Today Oracle announced that it would bring the benefits of its autonomous database technology to its Platform as a Service (PaaS) offering this fiscal year. My colleague, Phil Wainewright has all the details on how Oracle is providing self-driving, self-securing and self-repairing services to the Oracle Cloud Platform. I’d like to discuss the announcement in the context of the information utility I see forming.
What caught my eye in an early draft of the release was this:
Oracle is setting a new industry standard for autonomous cloud capabilities. Oracle is applying AI and machine learning to its entire next-generation Cloud Platform services to help customers lower cost, reduce risk, accelerate innovation, and make smarter decisions.
You expect this kind of language from a vendor but in this case there’s important meaning in the words. I believe this is a first salvo in a new competition for primacy in the information utility market.
Utilities form whenever a disruptive innovation becomes ubiquitous, the costs of providing it are high, and market forces reduce competition. Also, bringing costs per consumer down requires the largest possible market and there’s nothing in any market that’s bigger than the whole enchilada. But if not managed well the result is a monopoly or small oligopoly in which the remaining few vendors own the marketplace and control prices.
We can see this happening in global cable markets. In the US the remaining few vendors have bought up their competition and own large contiguous regional markets. Class action suits are not always effective at protecting consumers as Susan Crawford points out in her excellent book about the cable industry, Captive Audience.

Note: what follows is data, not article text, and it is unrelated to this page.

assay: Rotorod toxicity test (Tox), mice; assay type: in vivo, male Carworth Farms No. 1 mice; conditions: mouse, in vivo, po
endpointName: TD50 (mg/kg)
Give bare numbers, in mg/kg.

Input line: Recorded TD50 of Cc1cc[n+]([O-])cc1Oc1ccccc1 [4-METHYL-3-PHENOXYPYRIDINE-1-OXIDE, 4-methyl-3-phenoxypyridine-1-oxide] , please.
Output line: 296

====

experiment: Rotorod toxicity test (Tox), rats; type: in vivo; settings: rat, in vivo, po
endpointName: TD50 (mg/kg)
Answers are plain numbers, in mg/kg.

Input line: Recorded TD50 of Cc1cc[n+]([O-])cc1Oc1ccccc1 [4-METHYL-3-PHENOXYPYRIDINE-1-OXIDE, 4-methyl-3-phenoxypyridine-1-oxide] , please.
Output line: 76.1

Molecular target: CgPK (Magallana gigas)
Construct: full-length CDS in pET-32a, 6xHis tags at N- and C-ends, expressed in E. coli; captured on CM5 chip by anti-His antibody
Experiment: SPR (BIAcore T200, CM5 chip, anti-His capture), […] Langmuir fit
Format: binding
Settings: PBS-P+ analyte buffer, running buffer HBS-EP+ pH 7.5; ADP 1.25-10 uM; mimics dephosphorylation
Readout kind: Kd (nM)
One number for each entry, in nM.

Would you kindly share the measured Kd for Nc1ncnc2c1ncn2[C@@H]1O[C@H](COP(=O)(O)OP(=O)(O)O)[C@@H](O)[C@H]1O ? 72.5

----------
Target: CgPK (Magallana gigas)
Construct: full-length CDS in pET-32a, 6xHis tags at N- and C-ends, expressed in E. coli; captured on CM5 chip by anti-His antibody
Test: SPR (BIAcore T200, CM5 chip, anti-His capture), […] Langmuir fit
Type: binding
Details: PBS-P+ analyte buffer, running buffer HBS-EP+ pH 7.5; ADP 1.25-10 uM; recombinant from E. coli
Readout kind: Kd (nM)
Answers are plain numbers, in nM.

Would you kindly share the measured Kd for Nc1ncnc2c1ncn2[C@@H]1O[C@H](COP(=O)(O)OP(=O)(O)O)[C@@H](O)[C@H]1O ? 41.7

Utilities have a long history
Railroads and steamships were, perhaps, the first utilities. Radio, TV, natural gas, water, and electricity are all examples too. All of them provision vital modern services at fair prices. They operate in public space as regulated monopolies through license granted by the consent of society. Regulations ensure that no one can charge exorbitantly for their services and the regulators impose a common carrier mandate to ensure that any citizen who wants a service can get it by paying a common rate.
Information services might be the next utility on the horizon. So far individual businesses provision information services for themselves through internal IT organizations but thanks to the Internet Revolution this now also includes purchasing services on the cloud. The cloud is the proto-utility analogous to a big business such as Ford, generating its own electricity at the end of the 19th century.
Becoming utility grade means several things. First, a utility cannot go down. We’ve seen electric utilities fail causing much dislocation but it’s rare. The phone system doesn’t go down. Similarly, gas and water are always on except when an area literally runs out of water and there is pandemonium. This only emphasizes the essential nature of a modern utility. Fifty years from now no one will seriously ponder information being unavailable and perhaps that will happen much sooner.